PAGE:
In 1968, she starred with Jimmy Jewel in a popular television comedy
series, 'Nearest and Dearest'. They played a brother and sister, heirs
to a Lancashire pickle factory, and the show's appealing vulgarity
kept it running for nearly 50 episodes.
A film version followed in 1972 and among her other pictures were
'Saturday Night and Sunday Morning', in which she had a small but
telling straight role as a back-street abortionist, 'Up the Junction',
and 'Oliver!'
She was married briefly but had no children.
END.
Nice to see her remembered.She had what could
be called a minor hit,I think,with Arthur
Mullard.It was a send up of 'Your the one
that I want.'It has to be heard really.

Cynthia was played by someone like Eli Woods,
a tall,gangly type with his mouth open.
Michael Rhodes
2003-07-04 23:36:11 UTC
Post by raymond newman
Nice to see her remembered.She had what could
be called a minor hit,I think,with Arthur
Mullard.It was a send up of 'Your the one
that I want.'It has to be heard really.
Cynthia was played by someone like Eli Woods,
a tall,gangly type with his mouth open.
One of Hylda Baker's Cynthias was Eli Woods. They made an hillarious
pair.

Hylda's humour has been recently returned to the stage in a play
starring Sheila (?) Fergusson (the blond man eater in Last of the
Summer Wine).

--

Michael Rhodes
Brian Watson
2003-07-05 09:44:30 UTC
Post by Michael Rhodes
Post by raymond newman
Nice to see her remembered.She had what could
be called a minor hit,I think,with Arthur
Mullard.It was a send up of 'Your the one
that I want.'It has to be heard really.
Cynthia was played by someone like Eli Woods,
a tall,gangly type with his mouth open.
One of Hylda Baker's Cynthias was Eli Woods. They made an hillarious
pair.
Hylda's humour has been recently returned to the stage in a play
starring Sheila (?)
That's *Jean* Fergusson.

I think Sheila Ferguson is in The Three Degrees singing group that used to
cause emotional palpitations in the Prince of Wales<VBG>. Yes I know "... or
any other pub".
Post by Michael Rhodes
Fergusson (the blond man eater in Last of the
Summer Wine).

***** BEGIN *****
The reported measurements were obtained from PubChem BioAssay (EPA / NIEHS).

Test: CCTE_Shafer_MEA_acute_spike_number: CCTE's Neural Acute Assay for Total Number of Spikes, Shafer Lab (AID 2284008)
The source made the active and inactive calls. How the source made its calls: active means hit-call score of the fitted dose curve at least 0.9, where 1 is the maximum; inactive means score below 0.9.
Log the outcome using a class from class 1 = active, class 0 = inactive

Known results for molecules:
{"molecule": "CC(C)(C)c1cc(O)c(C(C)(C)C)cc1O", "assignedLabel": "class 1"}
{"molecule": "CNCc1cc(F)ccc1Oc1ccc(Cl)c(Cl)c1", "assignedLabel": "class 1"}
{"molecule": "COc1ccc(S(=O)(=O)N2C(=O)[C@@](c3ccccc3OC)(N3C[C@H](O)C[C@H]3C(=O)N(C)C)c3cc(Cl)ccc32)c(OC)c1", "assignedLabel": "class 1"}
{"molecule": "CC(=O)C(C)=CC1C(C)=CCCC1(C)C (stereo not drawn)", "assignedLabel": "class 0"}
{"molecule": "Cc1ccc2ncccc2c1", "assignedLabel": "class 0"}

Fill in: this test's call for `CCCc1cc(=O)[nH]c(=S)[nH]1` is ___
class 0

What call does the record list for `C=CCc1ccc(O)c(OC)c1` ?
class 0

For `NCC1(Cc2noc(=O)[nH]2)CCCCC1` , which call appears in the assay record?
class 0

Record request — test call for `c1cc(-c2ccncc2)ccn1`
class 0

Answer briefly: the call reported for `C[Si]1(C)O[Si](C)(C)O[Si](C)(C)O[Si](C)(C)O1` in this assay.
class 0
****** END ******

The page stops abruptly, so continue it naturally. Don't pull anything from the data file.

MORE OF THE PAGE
That would be "Marina."

Indeed, and Jean has won awards for her Hylda Baker show.

I did an afternoon interview programme on local radio some years ago and JF
was one of the guests, talking about her Hylda Baker show and its
then-current tour around the country.

She is a really nice lady, very bright and funny, and more than willing to
spill the beans on some of the backstage malarkey at Last Of The Summer
Wine.

--
Brian
"This isn't the longest day of the year: it just feels like it"
Michael Rhodes
2003-07-05 13:09:58 UTC
Post by Brian Watson
Post by Michael Rhodes
Post by raymond newman
Nice to see her remembered.She had what could
be called a minor hit,I think,with Arthur
Mullard.It was a send up of 'Your the one
that I want.'It has to be heard really.
Cynthia was played by someone like Eli Woods,
a tall,gangly type with his mouth open.
One of Hylda Baker's Cynthias was Eli Woods. They made an hillarious
pair.
Hylda's humour has been recently returned to the stage in a play
starring Sheila (?)
That's *Jean* Fergusson.
I think Sheila Ferguson is in The Three Degrees singing group that used to
cause emotional palpitations in the Prince of Wales<VBG>. Yes I know "... or
any other pub".
Post by Michael Rhodes
Fergusson (the blond man eater in Last of the
Summer Wine).
That would be "Marina."
Indeed, and Jean has won awards for her Hylda Baker show.
I did an afternoon interview programme on local radio some years ago and JF
was one of the guests, talking about her Hylda Baker show and its
then-current tour around the country.
She is a really nice lady, very bright and funny, and more than willing to
spill the beans on some of the backstage malarkey at Last Of The Summer
Wine.
Somehow I thought Sheila sounded wrong. It was a play I really wanted
to see, but didn't.

--

Brian Watson
2003-07-05 09:33:58 UTC
Post by raymond newman
Nice to see her remembered.She had what could
be called a minor hit,I think,with Arthur
Mullard.It was a send up of 'Your the one
that I want.'It has to be heard really.
But only somewhere where earplugs are readily available.

:-)

--
Brian
"This isn't the longest day of the year: it just feels like it"